# Reliability theory for large linear systems with helping neighbors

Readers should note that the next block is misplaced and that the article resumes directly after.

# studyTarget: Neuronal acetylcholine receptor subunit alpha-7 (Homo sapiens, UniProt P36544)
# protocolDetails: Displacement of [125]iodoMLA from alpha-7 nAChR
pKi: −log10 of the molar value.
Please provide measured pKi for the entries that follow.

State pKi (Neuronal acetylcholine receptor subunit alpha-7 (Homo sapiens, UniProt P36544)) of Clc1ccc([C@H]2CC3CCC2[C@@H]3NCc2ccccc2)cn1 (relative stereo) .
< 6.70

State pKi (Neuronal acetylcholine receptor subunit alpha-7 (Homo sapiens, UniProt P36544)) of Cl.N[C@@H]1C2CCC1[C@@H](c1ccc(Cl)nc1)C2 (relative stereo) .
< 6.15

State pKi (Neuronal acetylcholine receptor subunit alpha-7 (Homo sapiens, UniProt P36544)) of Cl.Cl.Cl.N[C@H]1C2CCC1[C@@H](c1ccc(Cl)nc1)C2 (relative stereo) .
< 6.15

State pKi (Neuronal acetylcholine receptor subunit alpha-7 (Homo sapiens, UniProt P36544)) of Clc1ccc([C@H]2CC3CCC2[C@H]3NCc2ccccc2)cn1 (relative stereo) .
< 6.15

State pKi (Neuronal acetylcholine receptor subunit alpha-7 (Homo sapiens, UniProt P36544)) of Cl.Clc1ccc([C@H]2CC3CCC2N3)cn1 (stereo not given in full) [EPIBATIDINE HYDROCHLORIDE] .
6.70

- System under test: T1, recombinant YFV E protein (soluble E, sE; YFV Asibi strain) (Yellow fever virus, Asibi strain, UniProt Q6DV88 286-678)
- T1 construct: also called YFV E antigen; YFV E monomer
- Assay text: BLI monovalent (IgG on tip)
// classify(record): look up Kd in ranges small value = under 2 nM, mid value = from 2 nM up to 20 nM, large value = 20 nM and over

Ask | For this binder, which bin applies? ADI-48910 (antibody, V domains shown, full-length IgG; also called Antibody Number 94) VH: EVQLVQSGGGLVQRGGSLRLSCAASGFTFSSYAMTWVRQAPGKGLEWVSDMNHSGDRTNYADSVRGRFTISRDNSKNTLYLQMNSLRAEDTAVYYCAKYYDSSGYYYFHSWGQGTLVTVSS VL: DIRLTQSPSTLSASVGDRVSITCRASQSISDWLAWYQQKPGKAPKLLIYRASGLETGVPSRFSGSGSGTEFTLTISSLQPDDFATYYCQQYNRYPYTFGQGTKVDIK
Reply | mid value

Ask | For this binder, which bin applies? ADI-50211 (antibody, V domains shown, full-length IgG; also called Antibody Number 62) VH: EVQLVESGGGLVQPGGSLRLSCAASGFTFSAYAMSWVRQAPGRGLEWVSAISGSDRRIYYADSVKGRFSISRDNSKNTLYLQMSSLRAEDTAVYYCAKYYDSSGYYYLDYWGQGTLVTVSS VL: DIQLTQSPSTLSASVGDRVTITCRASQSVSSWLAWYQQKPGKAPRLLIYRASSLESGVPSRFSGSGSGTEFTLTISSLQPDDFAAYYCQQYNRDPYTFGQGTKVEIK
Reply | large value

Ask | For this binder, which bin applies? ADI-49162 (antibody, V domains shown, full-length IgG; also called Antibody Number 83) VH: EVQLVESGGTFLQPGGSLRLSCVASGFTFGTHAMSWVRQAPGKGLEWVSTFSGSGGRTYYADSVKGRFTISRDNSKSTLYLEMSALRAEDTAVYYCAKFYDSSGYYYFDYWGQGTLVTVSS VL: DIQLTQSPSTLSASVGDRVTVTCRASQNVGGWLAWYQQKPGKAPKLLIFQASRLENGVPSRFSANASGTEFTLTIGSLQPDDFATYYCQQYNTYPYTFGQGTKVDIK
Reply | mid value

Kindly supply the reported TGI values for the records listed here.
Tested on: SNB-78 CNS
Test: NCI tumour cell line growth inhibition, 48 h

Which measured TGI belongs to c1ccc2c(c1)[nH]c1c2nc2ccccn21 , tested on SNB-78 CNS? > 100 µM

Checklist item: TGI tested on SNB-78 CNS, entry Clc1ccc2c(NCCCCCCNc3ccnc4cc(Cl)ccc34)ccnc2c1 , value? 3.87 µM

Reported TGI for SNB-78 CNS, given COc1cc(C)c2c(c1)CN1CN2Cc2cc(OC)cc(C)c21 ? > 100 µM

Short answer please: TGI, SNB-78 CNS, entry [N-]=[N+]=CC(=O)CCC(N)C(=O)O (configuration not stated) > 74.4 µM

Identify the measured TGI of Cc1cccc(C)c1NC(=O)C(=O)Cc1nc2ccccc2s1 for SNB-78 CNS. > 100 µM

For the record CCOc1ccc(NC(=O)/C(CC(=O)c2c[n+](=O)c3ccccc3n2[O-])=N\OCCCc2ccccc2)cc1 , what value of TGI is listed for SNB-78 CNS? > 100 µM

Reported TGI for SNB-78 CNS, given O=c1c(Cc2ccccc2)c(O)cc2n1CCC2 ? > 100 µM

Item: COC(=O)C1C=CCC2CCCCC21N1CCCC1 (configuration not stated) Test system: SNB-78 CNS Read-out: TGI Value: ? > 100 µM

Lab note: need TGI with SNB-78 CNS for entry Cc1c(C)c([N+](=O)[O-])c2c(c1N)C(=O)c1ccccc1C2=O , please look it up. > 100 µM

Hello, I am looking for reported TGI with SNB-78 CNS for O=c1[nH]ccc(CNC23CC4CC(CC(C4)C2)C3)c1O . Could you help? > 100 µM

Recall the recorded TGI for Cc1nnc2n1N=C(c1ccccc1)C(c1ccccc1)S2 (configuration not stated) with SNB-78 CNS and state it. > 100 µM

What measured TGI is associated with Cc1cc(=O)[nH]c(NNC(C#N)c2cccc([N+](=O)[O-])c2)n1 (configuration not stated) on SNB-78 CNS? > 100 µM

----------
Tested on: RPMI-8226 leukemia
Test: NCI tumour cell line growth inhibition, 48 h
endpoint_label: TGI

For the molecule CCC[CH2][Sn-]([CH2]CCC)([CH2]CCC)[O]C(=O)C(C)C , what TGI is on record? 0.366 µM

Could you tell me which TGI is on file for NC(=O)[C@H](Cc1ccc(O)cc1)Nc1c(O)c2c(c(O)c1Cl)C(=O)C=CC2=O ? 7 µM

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<ul><li><p>IEEE TRANSACTIONS ON RELIABILITY, VOL. 41, NO. 3, 1992 SEPTEMBER 343 </p><p>Reliability Theory for Large Linear Systems with Helping Neighbors </p><p>Winfrid G. Schneeweiss, Senior Member IEEE FernUniversit&, Hagen </p><p>Key Words - Fault-tree, Helping neighbor, Consecutive k- out-of-n:F system, Shannon expansion, Boolean algebra </p><p>Reader Aids - Purpose: Widen state of the art Special math needed for explanations: Boolean algebra, </p><p>Special math needed to use results: None Results useful to: Reliability analysts </p><p>elementary probability </p><p>Abstract - This paper shows ways to model large systems, whose redundancy consists of the ability of neighbors to help (replace faulty units), at least for a degraded mode of operation. A general approach of determining and evaluating a fault-tree for such systems is given. Then the bulk of the paper is concerned with 1-dimensional (linear) arrays of components, which leads the way to linear consecutive quasi-3-out-of-n:F systems and to circular con- secutive 3-out-of-n:F systems. In all cases, explicit formulas - most of them recursive - are given for system unavailability and for mean system-failure frequency for non-identical s-independent com- ponents. As to methodology, the good adaptation of the Shannon decomposition to finding recursive results is amply demonstrated. </p><p>1. INTRODUCTION </p><p>With the ever increasing complexity of modern engineer- ing & social systems, the need for adequate and not overly com- plicated reliability analyses grows continually. Often in large multi-component systems, helpful redundancy for faulty com- ponents is confined to helping neighbors. In other words: Often a large system can tolerate many isolated faults but no lumped groups of faulty components. This idea is visible behind the con- cept of the consecutive k-out-of-n:F system, be they linear or circular [l-3,7]. This paper assumes that only direct neighbors can help. </p><p>After a brief description of a general approach, the bulk of the material is concerned with 1-dimensional (linear) arrays of components. In the circular case a special version of the theory of consecutive 3-out-of-n:F systems is presented, using a fault-tree approach, which appears to be new in this field. In the open-line case a modified consecutive 3-out-of-n:F systems theory is presented. This modification is necessary since at both ends of an open line, not only triples but pairs of failing components cause system failure. The fault-trees are correct also for the case of s-dependent components. But no examples of sdependance are discussed here. The formulas for availability ( A ) can easily be transformed to formulas for reliability; simply replace A by R ( t ) . </p><p>Many results are compared with corresponding results from the literature. Details of common reliability algebra are documented in the appendix. The reader who is not familiar with the Shannon decomposition should study appendix A.l first. </p><p>System availability is derived in the cited literature in various - partially ingenious - ways in closed form and via recursive formulas. The recursive fault-tree based approach presented here appears to be new. </p><p>Section 2 outlines the general approach of how to find and analyze fault trees for systems with helping neighbors, and gives examples that hint at the possibility of finding recursive for- mulas for fault-tree functions. The main sections 3 & 4 show the derivation of, and outline the analysis of a) recursive fault- trees for linear (open-ended), and b) circular arrays of components. Section 5 compares various existing results, and section 6 summarizes this whole investigation of recursive fault- tree functions. </p><p>Notation </p><p>a,b Boolean quantities, typically literals or terms A availability * B Boolean n-space, B = (0, l } ck component k; k E {l , ..., n}- U unavailability * : U= 1 -A. U= A X fault-tree indicator variable *: X = 1 for bad state, X=O </p><p>for good state. 9 Boolean function describing the fault-tree </p><p>h failure rate * : h = 1 /MTTF P repair rate *: p= 1/MTTR MTTF mean time-to-failure (more accurate name than MTBF) MTTR mean time-to-repair A, V Boolean conjunction (AND), disjunction (OR) </p><p>* Index Implies </p><p>i j S system C,i,j </p><p>L,iJ L,i,j </p><p>L ,iJ </p><p>U mean failure frequency * : v = 1 / (MTTF + MTTR) </p><p>- U Boolean negation (NOT a ) : ?i= 1 - a </p><p>k ck edge ij (between nodes i & j) </p><p>circular 3-out-of- (j - i + 1 ) :F system ranging from Ci to 5, inclusive; linear 3-out-of- (j- i + 1 ) :F system [L,ij]-type system that is also bad when only Ci & Ci-] (and not also Ci+2) are bad [L,iJ]-type system that is also bad when only & 5 (and not also qW2) are bad </p><p>Other, standard notation is given in Information for Readers & Authors at the rear of each issue. </p><p>0018-9529/92$03.00 01992 IEEE </p></li><li><p>344 IEEE TRANSACTIONS ON RELIABILITY, VOL. 41, NO. 3, 1992 SEPTEMBER </p><p>General Assumption Since unavailability is (for any index): </p><p>1. Components have 2-states and are mutually ~ Pr{X=ll = E{Xl, </p><p>s-independent . ( 5 ) 2. Links do not fail. (Assumed for ease of analysis) </p><p>one has at once, for s-independent X 1 , . . .&, system unavailability U, on replacing in the properly processed fault- </p><p>2. GENERAL APPROACH tree function X by U [6]. Hence, by (4), for few multiplica- tions [8], </p><p>In large multi-component systems helpful redundancy for faulty components is often confined to helping neighbors. The system fails if any node and all its neighbors are faulty. </p><p>U, = U, { u4 + A ~ [ u ~ ( U, + A ~ u ~ u ~ ) + A , u ~ u ~ ] ) </p><p>+ ASUiU2U6. (6) Example 1 . 1"WlarlY ~Onnected 6-cOmponent System. As is easily verified [8 ] , from U, (even when given in non- </p><p>polynomial form as in (6)), the mean frequency of system failure is: Figure 1 is the graph showing the components with their </p><p>connections (eg, communication lines or power lines). The associated part of a Boolean fault-tree function is, for ideal links and fallible nodes: vs = u5{u4(p5 + p4) + A4[Ul(U2(p5 - A4 + pl -k p2) </p><p>By Boolean absorption (see appendix A. 1) the last two terms are superfluous: </p><p>Figure 1. Graph of a 6-Component System [Shows the components as nodes and the various connections via edges. Neighbors are adjacent nodes (at graph-theoretical distance l)] </p><p>Aiming at reliability characteristics, primarily at unavailability, this type of function is readily analyzed via the Shannon expansion [5,6] (see appendix A. 1). For instance, ex- pand with respect to X,, then simplify/decompose: </p><p>If failures of links also have to be modeled, the fault-tree becomes more complex but nothing substantially changes. On- ly the indicator variable 4 of neighbor j of the node i under consideration is replaced by Xu%, where Xi is the indicator variable of link (edge) ij. Cases where links are bidirectional are easily modeled by setting Xi=Xji, </p><p>As is well known, from U, or A,, and v, one can easily determine - for the usually given s-coherent systems - MTTF & MTTR. In fact [4], for any appropriate index (see defini- tions on Notation list) - </p><p>MTTF = 1/X = A/v, MTTR 1/p = U/v. (8) </p><p>Details are not discussed in this paper, ie, any detailed analysis usually stops when v, is determined. </p><p>No doubt, for large n the above analysis of a fault-tree becomes more tedious. Hence one looks for simplifications for regular system topologies. In this paper 1-dimensional arrays of components are investigated with topology graphs as in figure 2. </p><p>Example 2. Linear Open-Ended 6-Component System </p><p>Since components C2 & C5 are the only neighbors of C1 & c6, respectively, a plausible form of the fault-tree function, showing the minimal cut-sets is: </p><p>= x5{x4 + %[xl(x2 + %&&) + xlx&I) By the Shannon expansion, and subsequent Boolean absorption: </p></li><li><p>SCHNEEWEISS: RELIABILITY THEORY FOR LARGE LINEAR SYSTEMS WITH HELPING NEIGHBORS 345 </p><p>1 2 3 4 * * n-3 n-2 </p><p>(single) helping direct neighbor. Then by figure 3 the correspon- ding Boolean fault-tree function 4 is: y - - - - - - y @-@- - - - - - -@ </p><p>a) b) XL",l,, , X1X2 V X2X& v...V Xfl-$,,-2X,,- 1 V X,,- lXw ( 16) </p><p>Figure 2. Figure 2. Linear Arrays of Components [a. Open Ended, b. Closed] The first & last terms have length 2, whereas all the others have </p><p>length 3. Hence this is not the "classical" consecutive 3-out- of-n:F system [2]. </p><p>+ %5(x1x2 x2x3x4 v x&J5) n-1 n </p><p>(10) Figure 3. Linear, Open-Ended Spatial-Arrangement of n Components </p><p>Using the definition for XL,,l,n this is shortened to yield the first typical recursive result: </p><p>&",1,6 = x6(xL',1,4 </p><p>To determine reliability characteristics such as system- availability, -reliability, -MTTF, and -MTTR, eq (16) has to be transformed. From the numerous ways of doing so, I choose the Shannon expansion (decomposition) [5,6]. An easy-to-handle </p><p>x5) + %&',1,5* (' ') </p><p>In Order to get rid Of operators, by avb=a+ab recursive relation for XLn,l,n is now derived. By (A-1) for i = n : for indicators a and b, the last OR (V) can be deleted: </p><p>+ X,,(X,X2 v ... v x,,-3xfl-2xfl- 1) . (16') For further processing one can insert XLt,l,4 from (A-13) and XL,,1,5 from (A-15). 0 </p><p>Example 3. Circular Closed 6-Component System </p><p>By the Boolean absorption law (A-2), the term X,,-3X,,-2X,,- 1 is absorbed by X,, - 1. Apply (A-1) again with i = n - 1 to the shortened first term of the r.h.s. of (16'): </p><p>A Boolean fault-tree description is: y = XlX2 v ... v X,,-Jfl-3Xfl-2 v x,,-1; the result is: </p><p>xC,1,6 = x1x2x3 v x2x& x3xJ5 x4x&6 </p><p>The Shannon approach yields: </p><p>xC,1,6 = x6(x2x&4 x4x5 x&l x1x2) + x 6 x L , 1 , 5 (for sufficiently large n, yet to be determined): Use the definition for XLr,ij; then a recursive form of (16') is </p><p>= %[X5(X4 + %Xl) + X;X2(Xl + XlX&4)1 X L " , l , n = X,,(Xfl-1 + % - l x L , , l , f l - 2 ) + ~ n X L ' , l , n - l . (17) </p><p>+ %xL,1,59 (14) By definition, and figure 3: </p><p>As usual, for s-independence, system unavailability is found on replacing X by U. </p><p>x~ , ,~ , , , = x,,(xlx2 v ... v X,,-~X,,-~X,,-~ v X,,.~X,,-~) </p><p>+ ~ & L ' , l , n - I . (19) 3. </p><p>3.1 Fault-Tree </p><p>ARRAYS OF By (A-2) the next to last term of the expression in parentheses is absorbed by the last one. Hence by (16), the recursive for- mula is: </p><p>A linear system consists of a linearly arranged set of com- ponents 1 - n; it fails whenever a faulty component has no X ~ , , i , n = X&~",i,n-i -%-%',i,n-i. (20) </p></li><li><p>346 IEEE TRANSACTIONS ON RELIABILITY, VOL. 41, NO. 3, 1992 SEPTEMBER </p><p>To get a recursion for XLt,l,n as a function of other XL,,l,i's on- ly, just replace XL",l,n-l in (20) according to (17) with n </p><p>multiplications) : </p><p>V L , ~ , ~ = UnU~",l,,,-l ( P n + P L " , l , n - l ) replaced by n - 1 . The result is (for a minimal number of + AnUL' , l ,n - l ( - A n + P L , , I , ~ - I ) . (25) </p><p>The minimal values of n, for (17) & (20) respectively to hold true, viz 4 & 3, are determined in appendix A.2. </p><p>3.2 Unavailability </p><p>For s-independent components, (17) immediately (on replacing X by U) yields for n 1 4 : </p><p>Likewise (20) yields for n 1 3 : </p><p>A closed linear system consists of a circular arranged (closed) set of n components; it fails whenever a faulty compo- nent has no helping direct neighbor. Then by figure 2b a cor- responding fault-tree can be described algebraically by: </p><p>XC,l,n = X,X,X, v...v xn-,xn- ,xn v xn- lXJ, </p><p>This is a fault-tree description of the classical circular 3-out- of-n:F system [l-3,7]. </p><p>As in section 4, the Shannon decomposition procedure is applied repeatedly. By (A-1) for i = n (26) transforms to: </p><p>The resulting algorithm (Alg#l) is conceptually slightly simpler than the one using (22). </p><p>Alg#l: In order to determine UL-,l,n: </p><p>XlX2X3 v . . . v X, -2Xn - v Xn - ,X1 V XIXz = X2X3X4 v ... v Xn-4Xn-3Xn-2 V & - & - I V Xn-lXl v XlX,. </p><p>1. Compute all the UL,,l,k up to and including UL, , l ,n- l . 2. Use UL'1,n-l and UL', l ,n-2 to compute UL", l ,n via Expanding this expression with respect to Xn-l yields: </p><p>(21). 0 XC,l,n = xn[xn-l (x2x3x4 v *.- v xn-5&-4&-3 </p><p>v xn-2 v X I ) + Xn-1XL',l,n-21 + X J L , l , n - l - Details are in section 6. Simplifications for equal components are obvious. </p><p>(28) </p><p>A continued expansion of the expression in the parentheses 3.3. Mean Failure-Frequency </p><p>Since systems which allow for fault-tree functions being disjunctive normal forms (disjunctions of conjunction terms) without negated variables are s-coherent [5], (21) together with XC,l,n = Xn(Xn-l[Xn-2 Z I - ~ ( X I X I X L , ~ , ~ - ~ ) ] (22) or (23) can be used to determine mean system-failure fre- </p><p>yield: </p><p>in the recursion: </p><p>quency v, via very simple rules [8]. Specifically, (21) & (22) + X n - J L r , 1 , n - 2 1 + X J L , l , n - I . (29) </p><p>For practical work with (29) we need a similar recursive result for XL,ij, which was not derived in section 3. By definition: </p><p>vL",l ,n = Un[Un-l(Pn + Pn-1) </p><p>+ A n - l U ~ ' , l , n - 2 ( ~ U n - An-1 + PL', l ,n-2)1 xL,iJ = X&+,Xi,, v ... v xj-,x/-1q (30) </p></li><li><p>SCHNEEWEISS: RELIABILITY THEORY FOR LARGE LINEAR SYSTEMS WITH HELPING NEIGHBORS 347 </p><p>X L , i j = Xj (X iX i+1Xi+2 V ... V 4 - 4 X j - 3 3 - 2 - </p><p>v + & I ) + 3 X L , i j - l = l g$ . . 1 (XJ j+1Xi+2 v ... v xj-+Jj-3 vxj-2) + X,_1XL, i j -2 ] + 3 X L j j - l . </p><p>Finally, after another application of (A-1), the recursion is: </p><p>- X,,jj = q X i - l ( x j - 2 + &XL,j j -3) + $-1XL,iJ-21 </p><p>+ 3 X L , j j - l . (31) Specifically, for (29), wherej=n, and i = 1 & 2, respectively: </p><p>~ L , l , n = X n [ X n - l ( X n - Z + %-2xL , l , n -3 ) + Z t - l x L , l , n - ~ I </p><p>+ % X L , l , n - l , (31) </p><p>xL,2,n = x ~ x n - l ( x n - 2 + Xn-2xL , z ,n -3 ) + x n - ~ L , ~ , n - 2 1 </p><p>+ ~ I J L , Z , n - l . (31 ) </p><p>In order to get a more homogeneous recursion than (29), ie, one without XL, , l , n -2 , expand X L j , l with respect to X1 & X2. By (18), using (A-1) again: </p><p>x L ! , l J = X l X 2 v X2X3X4 v ... v 3 - 2 4 - 1 4 = X , ( X , v x 3 x 4 x 5 v ... v Xj-*xJ-13, + XIXL ,* j = X l ( x 2 + X 2 x L , 3 j ) + X l X L , Z j . (32) </p><p>Inserting this ( for j=n-2) in (29) yields: </p><p>x c , l , n = X n { X n - l [ X n - 2 + % - 2 ( X 1 + XlxL ,2 ,n -3 )1 </p><p>+ % - l [ X l ( x 2 + x2xL,3,n-2) + xlXL,2,n-21} </p><p>+ X I J ~ , ~ , ~ - ~ , for n 1 7 . (33) Hence XC,l,n can be determined via recursion for XL,l,n, X L , ~ , ~ , XL,3,n, all 3 of them according to (31). Appendix A.2 shows that (33) holds true for n 17. </p><p>4.2. Unavailability </p><p>For s-independent Xs (29) yields immediately (on replac- ing X by U): </p><p>U ~ , l , n = u n { u n - l [ u n - 2 + A n - Z ( U 1 + A l U ~ , ~ , n - 3 ) 1 </p><p>+ An- lUL , l , n -2 ) + AnUL, l ,n - l - (34) </p><p>Alternatively (33) yields: </p><p>As an auxiliary result we find from (31): </p><p>(35) </p><p>4.3. Mean Failure-Frequency </p><p>From (35) there follows immediately [8]: </p><p>5. COMPARISON WITH EXISTING RESULTS </p><p>The following comparisons are typical rather than ex- haustive. They provide for a nice bunch of practically useful secondary results. Eq (36) & (35) are the same as [2, (la) & ( 5 ) ] , respectively; see appendix A.3. </p><p>the following recursion is derived in appendix A.3, which is equivalent to [3, Theorem] for k=3: </p><p>For A c , </p><p>J3q (A-36) corresponds to [ l ,...</p></li></ul>